2020 Anthropogeny Specialization Track, Reflection from Experimental Psychology

Haleh Yazdi

Written by Haleh YazdiAnthropogeny Specialization Track Graduate Student (UC San Diego Department of Psychology).

The Anthropogeny Specialization track has played a pivotal role in my academic and personal journey. It has greatly enhanced my experience as a graduate student by helping me develop a broader perspective toward my research and giving me a supportive, intellectual community to belong to. Through CARTA, I have had the rare opportunity to approach my PhD research from a multidisciplinary standpoint, which allowed me to draw connections between theories, literature and methods that I would have otherwise overlooked. The courses and research rounds allowed me to stay up to date with the latest advances in other disciplines and inspired some of the research questions I pursued for my dissertation. Often in a traditional PhD program, students do not get the opportunity to learn about the research taking place outside of their own department. Through casual conversations and the annual Anthropogeny student symposia, I learned so much about what other students research and the value in different approaches and skill-sets. Presenting my research to other specialization students helped me practice communicating with a broad audience—a skill that has helped me become a more effective presenter and grant writer. Meeting students from other disciplines and sharing in the field course experience gave me a much-needed sense of community that extended beyond my department. The CARTA symposia gave me the opportunity to meet prominent scientists within and outside of my field and engage in enlightening conversations that would otherwise not be possible in a traditional academic environment.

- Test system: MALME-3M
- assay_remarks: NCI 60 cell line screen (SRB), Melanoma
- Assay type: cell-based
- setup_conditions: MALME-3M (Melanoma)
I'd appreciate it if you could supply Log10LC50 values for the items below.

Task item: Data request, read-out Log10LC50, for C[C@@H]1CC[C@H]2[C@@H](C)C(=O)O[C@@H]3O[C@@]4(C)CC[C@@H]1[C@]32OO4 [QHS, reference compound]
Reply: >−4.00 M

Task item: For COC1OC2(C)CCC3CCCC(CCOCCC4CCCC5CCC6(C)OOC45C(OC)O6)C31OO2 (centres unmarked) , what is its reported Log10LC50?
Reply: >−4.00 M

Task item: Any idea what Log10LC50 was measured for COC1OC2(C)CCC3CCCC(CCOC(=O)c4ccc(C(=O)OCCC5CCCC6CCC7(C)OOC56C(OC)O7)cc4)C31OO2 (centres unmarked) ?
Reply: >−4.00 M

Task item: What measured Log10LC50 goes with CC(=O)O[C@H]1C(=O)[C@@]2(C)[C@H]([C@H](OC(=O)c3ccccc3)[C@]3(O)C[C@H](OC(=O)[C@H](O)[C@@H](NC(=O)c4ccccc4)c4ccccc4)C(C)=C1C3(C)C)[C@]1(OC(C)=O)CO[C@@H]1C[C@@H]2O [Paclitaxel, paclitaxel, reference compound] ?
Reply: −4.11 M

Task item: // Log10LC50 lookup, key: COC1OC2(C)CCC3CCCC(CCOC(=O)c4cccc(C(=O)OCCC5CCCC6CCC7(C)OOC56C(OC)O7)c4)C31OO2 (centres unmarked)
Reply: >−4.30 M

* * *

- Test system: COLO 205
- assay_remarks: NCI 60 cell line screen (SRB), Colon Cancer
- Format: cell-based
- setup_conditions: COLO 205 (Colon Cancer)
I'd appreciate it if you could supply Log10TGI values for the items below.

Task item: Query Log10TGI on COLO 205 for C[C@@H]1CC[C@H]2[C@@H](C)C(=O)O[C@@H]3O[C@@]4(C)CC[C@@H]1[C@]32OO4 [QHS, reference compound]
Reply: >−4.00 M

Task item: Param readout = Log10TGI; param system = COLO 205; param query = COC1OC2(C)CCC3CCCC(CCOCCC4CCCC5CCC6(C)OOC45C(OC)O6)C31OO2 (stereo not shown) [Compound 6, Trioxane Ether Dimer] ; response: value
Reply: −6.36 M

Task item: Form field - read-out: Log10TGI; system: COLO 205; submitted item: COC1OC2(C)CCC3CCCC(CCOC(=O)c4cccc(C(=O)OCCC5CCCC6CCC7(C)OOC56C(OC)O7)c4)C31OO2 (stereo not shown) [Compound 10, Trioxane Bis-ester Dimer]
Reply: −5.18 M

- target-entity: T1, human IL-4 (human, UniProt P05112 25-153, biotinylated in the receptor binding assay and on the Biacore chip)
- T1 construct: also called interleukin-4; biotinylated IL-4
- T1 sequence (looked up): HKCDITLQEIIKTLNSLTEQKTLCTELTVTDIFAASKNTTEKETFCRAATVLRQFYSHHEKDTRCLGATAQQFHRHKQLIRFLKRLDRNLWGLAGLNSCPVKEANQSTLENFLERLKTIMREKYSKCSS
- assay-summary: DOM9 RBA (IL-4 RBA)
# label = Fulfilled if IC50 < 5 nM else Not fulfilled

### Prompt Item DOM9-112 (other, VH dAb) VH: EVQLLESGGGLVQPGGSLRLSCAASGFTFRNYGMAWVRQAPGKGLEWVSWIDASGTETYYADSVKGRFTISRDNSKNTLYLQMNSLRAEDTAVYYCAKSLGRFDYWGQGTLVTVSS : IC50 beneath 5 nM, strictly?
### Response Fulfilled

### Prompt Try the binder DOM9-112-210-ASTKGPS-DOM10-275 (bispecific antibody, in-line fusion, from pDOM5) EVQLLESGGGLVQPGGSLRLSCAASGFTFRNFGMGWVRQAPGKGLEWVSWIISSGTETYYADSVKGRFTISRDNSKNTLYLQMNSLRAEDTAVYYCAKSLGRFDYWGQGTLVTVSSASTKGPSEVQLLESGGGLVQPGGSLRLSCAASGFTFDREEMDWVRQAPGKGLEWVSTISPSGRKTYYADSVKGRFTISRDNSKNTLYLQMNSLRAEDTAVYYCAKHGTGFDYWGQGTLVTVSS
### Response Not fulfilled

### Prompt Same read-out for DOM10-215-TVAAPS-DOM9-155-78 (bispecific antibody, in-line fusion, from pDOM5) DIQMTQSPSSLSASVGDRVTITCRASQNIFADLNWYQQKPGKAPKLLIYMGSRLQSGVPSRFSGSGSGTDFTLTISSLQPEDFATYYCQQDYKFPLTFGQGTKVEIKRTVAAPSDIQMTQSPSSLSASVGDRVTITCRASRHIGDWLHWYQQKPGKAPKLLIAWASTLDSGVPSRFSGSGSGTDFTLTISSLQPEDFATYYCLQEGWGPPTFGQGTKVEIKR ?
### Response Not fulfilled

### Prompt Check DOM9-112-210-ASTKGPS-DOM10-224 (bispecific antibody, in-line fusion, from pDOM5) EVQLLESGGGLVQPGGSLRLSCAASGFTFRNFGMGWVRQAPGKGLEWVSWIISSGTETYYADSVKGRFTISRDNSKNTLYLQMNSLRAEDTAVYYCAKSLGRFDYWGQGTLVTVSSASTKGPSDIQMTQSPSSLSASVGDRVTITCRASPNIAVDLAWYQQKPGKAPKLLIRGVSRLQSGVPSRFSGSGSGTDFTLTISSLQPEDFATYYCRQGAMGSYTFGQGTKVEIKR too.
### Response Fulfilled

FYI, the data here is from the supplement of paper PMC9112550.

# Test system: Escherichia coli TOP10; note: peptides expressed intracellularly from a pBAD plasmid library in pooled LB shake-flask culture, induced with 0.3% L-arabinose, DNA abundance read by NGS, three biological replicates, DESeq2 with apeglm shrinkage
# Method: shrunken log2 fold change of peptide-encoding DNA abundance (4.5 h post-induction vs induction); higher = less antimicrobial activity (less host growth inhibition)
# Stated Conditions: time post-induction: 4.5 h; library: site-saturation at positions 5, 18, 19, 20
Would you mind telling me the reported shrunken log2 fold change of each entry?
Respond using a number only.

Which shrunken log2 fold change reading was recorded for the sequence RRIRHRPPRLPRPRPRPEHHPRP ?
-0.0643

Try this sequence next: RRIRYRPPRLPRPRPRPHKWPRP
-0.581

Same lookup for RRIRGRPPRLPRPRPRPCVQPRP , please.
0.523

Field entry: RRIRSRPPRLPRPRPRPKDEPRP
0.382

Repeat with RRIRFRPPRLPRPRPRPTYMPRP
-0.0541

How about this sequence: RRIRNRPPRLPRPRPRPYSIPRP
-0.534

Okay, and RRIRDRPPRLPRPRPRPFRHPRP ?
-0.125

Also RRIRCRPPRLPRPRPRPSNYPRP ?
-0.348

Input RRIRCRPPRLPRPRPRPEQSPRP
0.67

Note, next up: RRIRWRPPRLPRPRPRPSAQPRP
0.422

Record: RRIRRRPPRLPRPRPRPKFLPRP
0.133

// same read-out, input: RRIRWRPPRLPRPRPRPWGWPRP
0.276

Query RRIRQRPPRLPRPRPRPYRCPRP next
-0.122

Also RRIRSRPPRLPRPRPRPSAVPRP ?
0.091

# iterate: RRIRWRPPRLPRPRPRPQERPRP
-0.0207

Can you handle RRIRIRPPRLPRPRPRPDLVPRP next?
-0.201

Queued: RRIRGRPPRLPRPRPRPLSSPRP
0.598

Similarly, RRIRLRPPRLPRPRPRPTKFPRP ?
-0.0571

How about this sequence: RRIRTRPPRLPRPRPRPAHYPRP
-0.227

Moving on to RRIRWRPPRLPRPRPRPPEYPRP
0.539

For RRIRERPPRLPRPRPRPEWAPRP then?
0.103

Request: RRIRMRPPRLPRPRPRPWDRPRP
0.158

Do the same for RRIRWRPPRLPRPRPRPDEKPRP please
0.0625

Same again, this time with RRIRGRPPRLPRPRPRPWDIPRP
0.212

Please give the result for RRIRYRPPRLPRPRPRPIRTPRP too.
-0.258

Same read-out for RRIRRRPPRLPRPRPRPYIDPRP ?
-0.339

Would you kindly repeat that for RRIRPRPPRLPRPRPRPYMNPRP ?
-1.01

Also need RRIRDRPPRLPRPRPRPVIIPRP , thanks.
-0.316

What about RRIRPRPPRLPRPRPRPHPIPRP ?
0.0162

The Anthropogeny field course was a defining experience during my graduate studies and one of my favorite memories. The unique opportunity to finally see the sites, artifacts, animals and cultures which we had spent years studying is one that I look back on with great awe and appreciation. This trip also changed the way I conduct my research: As an experimental psychologist who studies cross-cultural behavior, I now take a more expansive approach towards asking scientific questions. I have learned the value in immersing myself in a culture and allowing members of that society to help direct the research questions that I pursue, along with the methods that I use.

Being awarded a CARTA fellowship opened up multiple research possibilities for me. The financial support of the fellowship alleviated some of my teaching responsibilities and allowed me to dedicate months of my time to conducting critical field research abroad. I was able to pursue the cross-cultural questions that intrigued me, and these research projects led to publications in esteemed research journals in my field. I am very grateful to have had the financial support needed to elevate my academic work. The Anthropogeny Specialization track has provided me with many valuable opportunities that have contributed to my intellectual development and PhD experience. Being part of this track helped keep me motivated, passionate and intellectually curious beyond the scope of my dissertation research. I am deeply grateful that this program exists and the community that it has provided for many students like myself.